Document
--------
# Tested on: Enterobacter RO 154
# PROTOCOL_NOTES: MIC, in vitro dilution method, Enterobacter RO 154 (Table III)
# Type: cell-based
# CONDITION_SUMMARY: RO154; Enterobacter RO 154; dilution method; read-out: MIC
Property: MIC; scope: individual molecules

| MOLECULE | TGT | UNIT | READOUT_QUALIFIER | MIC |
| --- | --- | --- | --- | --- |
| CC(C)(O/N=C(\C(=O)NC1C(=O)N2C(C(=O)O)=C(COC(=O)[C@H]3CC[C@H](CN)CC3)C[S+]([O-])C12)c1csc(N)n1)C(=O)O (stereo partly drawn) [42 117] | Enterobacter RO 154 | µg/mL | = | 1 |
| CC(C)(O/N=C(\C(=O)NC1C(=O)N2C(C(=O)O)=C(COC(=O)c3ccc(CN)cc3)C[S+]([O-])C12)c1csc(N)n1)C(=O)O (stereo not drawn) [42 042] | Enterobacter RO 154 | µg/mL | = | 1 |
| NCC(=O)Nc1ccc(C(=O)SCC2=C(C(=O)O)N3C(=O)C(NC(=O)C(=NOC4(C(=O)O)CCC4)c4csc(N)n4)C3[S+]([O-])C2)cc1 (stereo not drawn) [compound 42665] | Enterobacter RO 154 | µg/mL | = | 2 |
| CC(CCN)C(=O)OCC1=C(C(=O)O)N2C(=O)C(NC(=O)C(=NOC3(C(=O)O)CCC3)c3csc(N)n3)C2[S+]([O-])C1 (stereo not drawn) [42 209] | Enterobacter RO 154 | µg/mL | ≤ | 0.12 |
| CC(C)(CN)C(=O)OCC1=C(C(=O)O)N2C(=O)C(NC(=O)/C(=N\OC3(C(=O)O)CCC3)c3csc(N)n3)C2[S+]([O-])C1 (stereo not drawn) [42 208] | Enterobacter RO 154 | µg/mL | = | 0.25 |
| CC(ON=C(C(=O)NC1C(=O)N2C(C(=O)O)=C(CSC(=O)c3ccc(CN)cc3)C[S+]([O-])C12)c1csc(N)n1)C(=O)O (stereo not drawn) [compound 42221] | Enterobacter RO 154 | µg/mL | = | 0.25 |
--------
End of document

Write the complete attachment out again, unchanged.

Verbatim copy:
# Tested on: Enterobacter RO 154
# PROTOCOL_NOTES: MIC, in vitro dilution method, Enterobacter RO 154 (Table III)
# Type: cell-based
# CONDITION_SUMMARY: RO154; Enterobacter RO 154; dilution method; read-out: MIC
Property: MIC; scope: individual molecules

| MOLECULE | TGT | UNIT | READOUT_QUALIFIER | MIC |
| --- | --- | --- | --- | --- |
| CC(C)(O/N=C(\C(=O)NC1C(=O)N2C(C(=O)O)=C(COC(=O)[C@H]3CC[C@H](CN)CC3)C[S+]([O-])C12)c1csc(N)n1)C(=O)O (stereo partly drawn) [42 117] | Enterobacter RO 154 | µg/mL | = | 1 |
| CC(C)(O/N=C(\C(=O)NC1C(=O)N2C(C(=O)O)=C(COC(=O)c3ccc(CN)cc3)C[S+]([O-])C12)c1csc(N)n1)C(=O)O (stereo not drawn) [42 042] | Enterobacter RO 154 | µg/mL | = | 1 |
| NCC(=O)Nc1ccc(C(=O)SCC2=C(C(=O)O)N3C(=O)C(NC(=O)C(=NOC4(C(=O)O)CCC4)c4csc(N)n4)C3[S+]([O-])C2)cc1 (stereo not drawn) [compound 42665] | Enterobacter RO 154 | µg/mL | = | 2 |
| CC(CCN)C(=O)OCC1=C(C(=O)O)N2C(=O)C(NC(=O)C(=NOC3(C(=O)O)CCC3)c3csc(N)n3)C2[S+]([O-])C1 (stereo not drawn) [42 209] | Enterobacter RO 154 | µg/mL | ≤ | 0.12 |
| CC(C)(CN)C(=O)OCC1=C(C(=O)O)N2C(=O)C(NC(=O)/C(=N\OC3(C(=O)O)CCC3)c3csc(N)n3)C2[S+]([O-])C1 (stereo not drawn) [42 208] | Enterobacter RO 154 | µg/mL | = | 0.25 |
| CC(ON=C(C(=O)NC1C(=O)N2C(C(=O)O)=C(CSC(=O)c3ccc(CN)cc3)C[S+]([O-])C12)c1csc(N)n1)C(=O)O (stereo not drawn) [compound 42221] | Enterobacter RO 154 | µg/mL | = | 0.25 |